MINNEAPOLIS — Coach Bob Knight has succeeded to take the attention, as well as the pressure, off his Indiana team during the NCAA tournament. First, there was the controversy surrounding Knight's cancellation of an annual banquet in Bloomington, Ind., immediately after the Hoosiers' loss to Purdue at the end of the regular season.
Then the bullwhip incident in Albuquerque, where he playfully tapped Indiana forward Calbert Cheaney in the rear with a bullwhip bought for him by the players and given to him by his son, Pat, a member of the team. That raised complaints from both the NAACP in New Mexico and the Black Coaches Association.
But there is definitely a method to Knight's madness.
"Whenever coach does something, it has a purpose," said senior center Eric Anderson, who was benched prior to the NCAA tournament and emerged as the MVP of the West Regional. "We've been playing well since he started it, so I don't think he's going to stop."
That doesn't mean the players have to like it.
"I'm a little tired from all that stuff we're doing," he said.
Knight has spent most of his news conferences this week rambling on about one thing or another, usually with a sharp tongue firmly in his cheek. But in a rare moment of introspection Friday, Knight gave some clue as to what kind of role model he has been for some of his ex-players turned coaches -- notably Duke's Mike Krzyzewski.
Remembering an incident that took place when he was 12, Knight said he was watching a baseball game with his grandmother. She had fallen asleep, but woke up to say, "Everybody has a purpose in life if only to serve as an example to others of what not to do."
Said Knight: "I looked about and I was the only SOB in the room. I didn't know if she was talking to me, or talking to herself. I chose not to ask."
There has been much talk this week, as well as this season, about Michigan's so-called "Fab Five", the freshmen who made up the Wolverines' starting lineup for last night's game against Cincinnati in the NCAA tournament semifinals here at the Metrodome.
But how about the "Forgotten Five"?
They are the ex-starters, the upperclassmen who gave way to what was called, and turned out to be, the single most successful recruiting class in college basketball history. They are happy to be here, but not exactly happy the way things turned out.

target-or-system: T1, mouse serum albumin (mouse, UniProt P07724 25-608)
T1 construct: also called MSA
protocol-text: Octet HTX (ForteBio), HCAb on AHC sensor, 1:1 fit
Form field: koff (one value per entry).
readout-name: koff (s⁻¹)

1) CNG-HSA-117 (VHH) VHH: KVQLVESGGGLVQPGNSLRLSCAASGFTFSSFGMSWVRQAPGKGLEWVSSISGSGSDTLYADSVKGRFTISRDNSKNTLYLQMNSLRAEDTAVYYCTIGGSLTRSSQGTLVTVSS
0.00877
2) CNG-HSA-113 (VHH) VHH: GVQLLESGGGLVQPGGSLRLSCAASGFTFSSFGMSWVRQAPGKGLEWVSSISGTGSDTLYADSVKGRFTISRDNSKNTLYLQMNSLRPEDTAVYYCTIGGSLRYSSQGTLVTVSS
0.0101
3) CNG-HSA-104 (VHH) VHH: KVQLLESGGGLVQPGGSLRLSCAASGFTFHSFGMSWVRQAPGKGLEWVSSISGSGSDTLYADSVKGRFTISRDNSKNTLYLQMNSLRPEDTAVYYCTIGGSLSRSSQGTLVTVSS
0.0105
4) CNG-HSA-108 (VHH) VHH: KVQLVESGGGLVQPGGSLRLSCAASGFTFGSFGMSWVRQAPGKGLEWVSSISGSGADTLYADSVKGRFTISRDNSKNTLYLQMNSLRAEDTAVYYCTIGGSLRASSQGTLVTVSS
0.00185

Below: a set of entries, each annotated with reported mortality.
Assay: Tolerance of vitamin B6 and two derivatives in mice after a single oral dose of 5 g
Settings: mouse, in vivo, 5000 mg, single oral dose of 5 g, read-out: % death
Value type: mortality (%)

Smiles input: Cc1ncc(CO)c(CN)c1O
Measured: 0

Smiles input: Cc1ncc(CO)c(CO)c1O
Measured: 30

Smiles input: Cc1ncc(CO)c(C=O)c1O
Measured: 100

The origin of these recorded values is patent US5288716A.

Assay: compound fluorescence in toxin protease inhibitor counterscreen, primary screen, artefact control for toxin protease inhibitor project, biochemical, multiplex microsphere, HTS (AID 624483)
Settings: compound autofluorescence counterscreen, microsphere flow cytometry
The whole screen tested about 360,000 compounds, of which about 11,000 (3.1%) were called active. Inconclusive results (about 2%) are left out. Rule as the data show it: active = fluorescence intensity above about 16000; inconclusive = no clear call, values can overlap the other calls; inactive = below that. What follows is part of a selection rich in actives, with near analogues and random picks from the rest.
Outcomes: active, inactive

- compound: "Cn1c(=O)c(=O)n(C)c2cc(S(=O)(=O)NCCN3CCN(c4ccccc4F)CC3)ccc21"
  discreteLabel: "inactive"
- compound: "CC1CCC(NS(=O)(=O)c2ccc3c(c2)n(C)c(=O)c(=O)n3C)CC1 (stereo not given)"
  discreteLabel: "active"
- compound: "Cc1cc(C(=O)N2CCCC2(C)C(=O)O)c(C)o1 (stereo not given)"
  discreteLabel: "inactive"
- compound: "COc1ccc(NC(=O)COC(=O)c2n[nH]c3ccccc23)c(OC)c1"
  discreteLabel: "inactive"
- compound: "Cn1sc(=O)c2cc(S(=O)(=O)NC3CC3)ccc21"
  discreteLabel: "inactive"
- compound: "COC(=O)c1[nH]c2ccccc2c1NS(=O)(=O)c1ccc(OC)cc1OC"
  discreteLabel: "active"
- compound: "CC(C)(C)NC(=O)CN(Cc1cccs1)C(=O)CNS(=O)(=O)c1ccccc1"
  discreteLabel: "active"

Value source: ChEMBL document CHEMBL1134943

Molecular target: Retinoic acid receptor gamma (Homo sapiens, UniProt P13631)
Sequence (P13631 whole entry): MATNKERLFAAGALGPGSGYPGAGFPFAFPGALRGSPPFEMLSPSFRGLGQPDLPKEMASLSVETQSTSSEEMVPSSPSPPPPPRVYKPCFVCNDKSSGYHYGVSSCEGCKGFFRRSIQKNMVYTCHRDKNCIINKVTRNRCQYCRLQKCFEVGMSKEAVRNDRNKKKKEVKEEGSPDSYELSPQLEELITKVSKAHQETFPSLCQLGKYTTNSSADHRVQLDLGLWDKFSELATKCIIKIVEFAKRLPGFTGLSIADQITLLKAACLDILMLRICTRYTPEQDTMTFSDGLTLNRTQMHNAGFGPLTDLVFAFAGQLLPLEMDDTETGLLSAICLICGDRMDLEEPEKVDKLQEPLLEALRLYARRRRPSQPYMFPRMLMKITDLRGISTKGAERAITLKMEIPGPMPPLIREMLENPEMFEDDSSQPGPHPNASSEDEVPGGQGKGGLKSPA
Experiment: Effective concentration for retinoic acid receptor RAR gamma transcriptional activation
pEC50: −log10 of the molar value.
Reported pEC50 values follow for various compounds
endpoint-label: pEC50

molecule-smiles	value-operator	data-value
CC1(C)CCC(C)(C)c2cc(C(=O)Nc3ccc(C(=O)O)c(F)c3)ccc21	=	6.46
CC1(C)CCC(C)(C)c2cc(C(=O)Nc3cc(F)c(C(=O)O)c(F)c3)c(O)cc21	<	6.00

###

"It's been very hard for me," said senior center Eric Riley, who started 26 of 28 games last year but finds himself backing up Chris Webber. "But we're winning, and that's the most important thing right now."
Riley saved Michigan with 15 points and 10 rebounds when Webber got into foul trouble in the Southeast Regional semifinals against Oklahoma last week in Lexington, Ky. Junior swingman James Voskuil playued a big role in Michigan's semifinal win over Cincinnati with nine points and four rebounds in 14 minutes.
But aside from that, neither he nor any of the other members of the "Forgotten Five" have played much since the freshmen took over 13 games and 11 victories ago. Voskuil gets in a little, as does senior captain Freddie Hunter. Junior point guard Michael Talley plays even less. Senior guard Kirk Taylor hasn't even played in the tournament.
"At times it's been difficult," said Voskuil, who started 14 games in each of the last two seasons. "But I don't think there's any animosity between the older guys and the younger guys. Before they got here, we didn't believe that they could be as good as their press clippings. But they've shown they are."
Said Michigan coach Steve Fisher: "All you have to do is watch our game against Oklahoma State to see how valuable Eric Riley is. They are all good kids, they all want to start and play more. Winning helps. I am proud of how our older kids have adapted and adjusted. They have supported our freshmen both on and off the court."
Some will say that many of those who started and played a great deal last year should be sitting this year, considering Michigan's 13-14 finish. But Talley, who averaged 11 points and started every game last season, still believes he can do the job.
"Now is not the time to say anything," said Talley. "It's been very hard, but you shouldn't rock the boat. I'm enjoying the fact that we're here in the Final Four. I love to win as much as anyone, but I have to take care of my future. I don't know where I'll be next year."
The Michigan team had a surprise visitor before they left Ann Arbor earlier this week. Hint: it wasn't Bill Frieder. Another hint: Bo knows hoops.
Bo Schembechler, the Wolverines' former football coach who as the school's athletic director told Frieder to take a hike before the 1989 NCAA tournament, then hired Fisher after Michigan beat Seton Hall in the final, gave this group a similar pep talk to the one he delivered three years ago.